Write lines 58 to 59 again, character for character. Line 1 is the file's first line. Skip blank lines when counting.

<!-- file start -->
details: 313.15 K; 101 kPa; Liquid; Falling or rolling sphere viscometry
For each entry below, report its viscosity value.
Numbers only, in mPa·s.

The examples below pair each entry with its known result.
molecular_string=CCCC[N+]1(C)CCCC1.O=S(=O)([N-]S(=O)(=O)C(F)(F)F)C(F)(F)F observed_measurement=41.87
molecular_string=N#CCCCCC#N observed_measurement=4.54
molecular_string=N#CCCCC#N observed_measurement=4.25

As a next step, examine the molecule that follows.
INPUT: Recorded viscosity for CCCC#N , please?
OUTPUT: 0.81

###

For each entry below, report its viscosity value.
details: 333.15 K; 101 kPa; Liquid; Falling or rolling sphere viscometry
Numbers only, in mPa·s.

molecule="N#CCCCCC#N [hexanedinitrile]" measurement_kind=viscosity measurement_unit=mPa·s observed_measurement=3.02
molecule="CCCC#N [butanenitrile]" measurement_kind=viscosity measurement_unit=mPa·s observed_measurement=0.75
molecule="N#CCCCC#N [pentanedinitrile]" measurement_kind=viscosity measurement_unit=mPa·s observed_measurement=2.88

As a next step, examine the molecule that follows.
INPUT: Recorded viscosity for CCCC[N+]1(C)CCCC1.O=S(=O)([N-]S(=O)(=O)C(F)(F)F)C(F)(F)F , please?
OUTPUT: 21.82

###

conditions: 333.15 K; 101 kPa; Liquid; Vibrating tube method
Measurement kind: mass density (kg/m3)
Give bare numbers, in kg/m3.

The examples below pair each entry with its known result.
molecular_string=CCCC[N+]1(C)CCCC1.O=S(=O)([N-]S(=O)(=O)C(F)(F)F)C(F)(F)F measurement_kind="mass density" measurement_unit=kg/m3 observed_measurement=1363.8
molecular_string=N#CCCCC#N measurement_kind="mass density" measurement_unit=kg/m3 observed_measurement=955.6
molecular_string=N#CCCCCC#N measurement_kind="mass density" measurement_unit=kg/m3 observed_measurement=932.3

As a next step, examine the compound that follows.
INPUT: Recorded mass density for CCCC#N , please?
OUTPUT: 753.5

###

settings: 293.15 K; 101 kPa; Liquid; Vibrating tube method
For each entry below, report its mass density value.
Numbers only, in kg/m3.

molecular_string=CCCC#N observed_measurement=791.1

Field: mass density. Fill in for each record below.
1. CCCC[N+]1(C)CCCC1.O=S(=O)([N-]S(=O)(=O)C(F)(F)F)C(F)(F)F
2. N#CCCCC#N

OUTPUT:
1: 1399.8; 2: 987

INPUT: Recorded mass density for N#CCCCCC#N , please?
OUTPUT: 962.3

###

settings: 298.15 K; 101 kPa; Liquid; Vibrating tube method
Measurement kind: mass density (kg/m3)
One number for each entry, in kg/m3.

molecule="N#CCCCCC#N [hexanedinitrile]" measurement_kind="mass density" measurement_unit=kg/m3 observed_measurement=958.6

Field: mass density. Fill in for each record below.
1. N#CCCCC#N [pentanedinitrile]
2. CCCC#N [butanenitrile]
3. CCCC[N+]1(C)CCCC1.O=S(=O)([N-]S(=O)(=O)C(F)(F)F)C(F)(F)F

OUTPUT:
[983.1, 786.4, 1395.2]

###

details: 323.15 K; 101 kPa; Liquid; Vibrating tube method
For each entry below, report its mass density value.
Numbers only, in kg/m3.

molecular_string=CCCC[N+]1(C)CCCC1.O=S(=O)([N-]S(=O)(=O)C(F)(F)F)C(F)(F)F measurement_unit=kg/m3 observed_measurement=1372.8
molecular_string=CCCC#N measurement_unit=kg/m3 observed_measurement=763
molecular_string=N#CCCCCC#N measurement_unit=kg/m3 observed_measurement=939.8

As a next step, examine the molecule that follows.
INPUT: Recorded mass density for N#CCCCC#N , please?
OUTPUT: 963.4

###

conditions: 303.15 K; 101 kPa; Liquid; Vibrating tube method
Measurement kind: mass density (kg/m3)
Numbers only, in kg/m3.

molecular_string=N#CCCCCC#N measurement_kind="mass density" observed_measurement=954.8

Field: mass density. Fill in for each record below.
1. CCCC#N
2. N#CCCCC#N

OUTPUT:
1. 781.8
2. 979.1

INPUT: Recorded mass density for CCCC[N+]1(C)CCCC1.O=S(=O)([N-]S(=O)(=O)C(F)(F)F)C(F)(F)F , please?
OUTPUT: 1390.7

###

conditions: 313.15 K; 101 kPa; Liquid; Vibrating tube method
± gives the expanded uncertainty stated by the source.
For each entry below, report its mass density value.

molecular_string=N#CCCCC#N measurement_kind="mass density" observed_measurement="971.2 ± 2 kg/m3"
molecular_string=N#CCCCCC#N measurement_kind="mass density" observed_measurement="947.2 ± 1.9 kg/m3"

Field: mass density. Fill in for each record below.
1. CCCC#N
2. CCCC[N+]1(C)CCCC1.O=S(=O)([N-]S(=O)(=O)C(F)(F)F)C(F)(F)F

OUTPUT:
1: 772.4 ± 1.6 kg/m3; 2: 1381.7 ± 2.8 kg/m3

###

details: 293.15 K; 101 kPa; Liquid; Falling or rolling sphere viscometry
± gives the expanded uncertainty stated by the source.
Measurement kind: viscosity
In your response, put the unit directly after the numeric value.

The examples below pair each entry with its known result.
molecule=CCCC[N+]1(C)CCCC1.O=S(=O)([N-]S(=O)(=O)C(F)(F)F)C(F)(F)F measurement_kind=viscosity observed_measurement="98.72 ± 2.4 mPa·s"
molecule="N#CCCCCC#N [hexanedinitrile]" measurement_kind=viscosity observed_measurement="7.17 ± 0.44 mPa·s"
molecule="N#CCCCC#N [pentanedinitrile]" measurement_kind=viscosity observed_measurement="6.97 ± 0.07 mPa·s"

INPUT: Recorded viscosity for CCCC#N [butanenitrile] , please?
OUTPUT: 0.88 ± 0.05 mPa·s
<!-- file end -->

Numbers only, in kg/m3.

molecular_string=CCCC[N+]1(C)CCCC1.O=S(=O)([N-]S(=O)(=O)C(F)(F)F)C(F)(F)F measurement_unit=kg/m3 observed_measurement=1372.8